Hacked cameras entertaining thousands

One of the latest internet hits is Big Brother style footage of an elderly woman watching TV in a care home. Apparently, television has become so bad that a woman identified by the press as “Martha”, along with other open cameras, has become must watch internet TV.

Martha’s carers were one of up to 50,000 customers who bought and installed a security camera made by the US company TRENDnet. It was discovered that the live footage they captured could be watched by anyone with an internet connection, without even having to guess a password.

While some TRENDnet customers have taken steps to fix it, most haven’t, and apparently remain unaware that the devices they installed to keep themselves safe could in fact be doing the exact opposite.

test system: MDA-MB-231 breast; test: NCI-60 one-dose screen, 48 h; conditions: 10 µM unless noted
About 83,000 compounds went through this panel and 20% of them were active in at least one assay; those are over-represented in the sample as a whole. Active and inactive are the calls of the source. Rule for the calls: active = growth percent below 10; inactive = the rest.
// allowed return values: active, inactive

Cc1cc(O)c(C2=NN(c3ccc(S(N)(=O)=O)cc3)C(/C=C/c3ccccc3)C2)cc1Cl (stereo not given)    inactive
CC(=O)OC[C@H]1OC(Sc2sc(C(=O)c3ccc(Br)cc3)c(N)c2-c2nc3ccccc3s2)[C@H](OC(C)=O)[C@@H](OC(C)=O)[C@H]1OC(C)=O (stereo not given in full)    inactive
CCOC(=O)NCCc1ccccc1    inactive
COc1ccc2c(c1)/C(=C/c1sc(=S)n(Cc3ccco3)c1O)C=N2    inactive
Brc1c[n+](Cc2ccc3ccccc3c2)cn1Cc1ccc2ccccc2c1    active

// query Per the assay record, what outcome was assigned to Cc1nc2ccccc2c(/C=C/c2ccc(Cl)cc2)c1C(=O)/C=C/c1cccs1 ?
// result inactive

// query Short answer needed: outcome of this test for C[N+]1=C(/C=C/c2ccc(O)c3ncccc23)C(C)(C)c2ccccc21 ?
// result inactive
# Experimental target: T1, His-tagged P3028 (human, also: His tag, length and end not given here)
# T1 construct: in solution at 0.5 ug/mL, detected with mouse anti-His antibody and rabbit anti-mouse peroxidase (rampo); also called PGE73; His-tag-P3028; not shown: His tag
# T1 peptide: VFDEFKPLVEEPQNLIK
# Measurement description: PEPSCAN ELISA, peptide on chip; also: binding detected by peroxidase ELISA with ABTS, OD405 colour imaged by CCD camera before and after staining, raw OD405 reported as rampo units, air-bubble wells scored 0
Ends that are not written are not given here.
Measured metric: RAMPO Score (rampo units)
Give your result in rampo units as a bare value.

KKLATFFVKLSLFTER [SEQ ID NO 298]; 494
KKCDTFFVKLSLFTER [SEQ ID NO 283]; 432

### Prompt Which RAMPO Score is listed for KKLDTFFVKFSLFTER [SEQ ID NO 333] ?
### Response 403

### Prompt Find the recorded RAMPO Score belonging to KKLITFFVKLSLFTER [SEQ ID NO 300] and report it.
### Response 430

According to the Sydney Morning Herald, few customers registered their devices with the company, and TRENDnet is unable to fix the problem remotely. Users must download a software update from the company’s website and install it manually.

The distributor for TRENDnet took steps to contact local customers in February, but users who do not read the tech press are basically stuffed.

The TRENDnet case is being touted as an extreme example of what can go wrong when a security flaw is discovered in a device connected to the internet.